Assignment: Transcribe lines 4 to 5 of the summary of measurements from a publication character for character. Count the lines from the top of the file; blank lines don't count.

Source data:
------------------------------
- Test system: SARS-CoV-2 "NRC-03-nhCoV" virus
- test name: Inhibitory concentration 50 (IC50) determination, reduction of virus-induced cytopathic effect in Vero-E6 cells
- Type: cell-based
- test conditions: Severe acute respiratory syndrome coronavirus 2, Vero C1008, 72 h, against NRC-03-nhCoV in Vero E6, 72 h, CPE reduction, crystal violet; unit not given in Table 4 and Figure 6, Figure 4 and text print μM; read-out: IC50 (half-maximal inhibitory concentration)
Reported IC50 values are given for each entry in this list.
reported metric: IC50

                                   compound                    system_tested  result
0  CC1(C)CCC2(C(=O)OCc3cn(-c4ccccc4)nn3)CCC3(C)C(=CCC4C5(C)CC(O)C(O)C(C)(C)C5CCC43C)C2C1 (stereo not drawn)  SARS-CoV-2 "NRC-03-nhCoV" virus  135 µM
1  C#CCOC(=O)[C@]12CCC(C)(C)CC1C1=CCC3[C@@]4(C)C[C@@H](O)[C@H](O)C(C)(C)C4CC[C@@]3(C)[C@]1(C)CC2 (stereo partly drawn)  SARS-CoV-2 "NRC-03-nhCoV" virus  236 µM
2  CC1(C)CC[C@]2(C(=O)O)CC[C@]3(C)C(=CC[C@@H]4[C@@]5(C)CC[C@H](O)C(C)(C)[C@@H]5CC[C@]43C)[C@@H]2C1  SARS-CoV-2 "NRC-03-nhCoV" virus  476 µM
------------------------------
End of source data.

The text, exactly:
- test conditions: Severe acute respiratory syndrome coronavirus 2, Vero C1008, 72 h, against NRC-03-nhCoV in Vero E6, 72 h, CPE reduction, crystal violet; unit not given in Table 4 and Figure 6, Figure 4 and text print μM; read-out: IC50 (half-maximal inhibitory concentration)
Reported IC50 values are given for each entry in this list.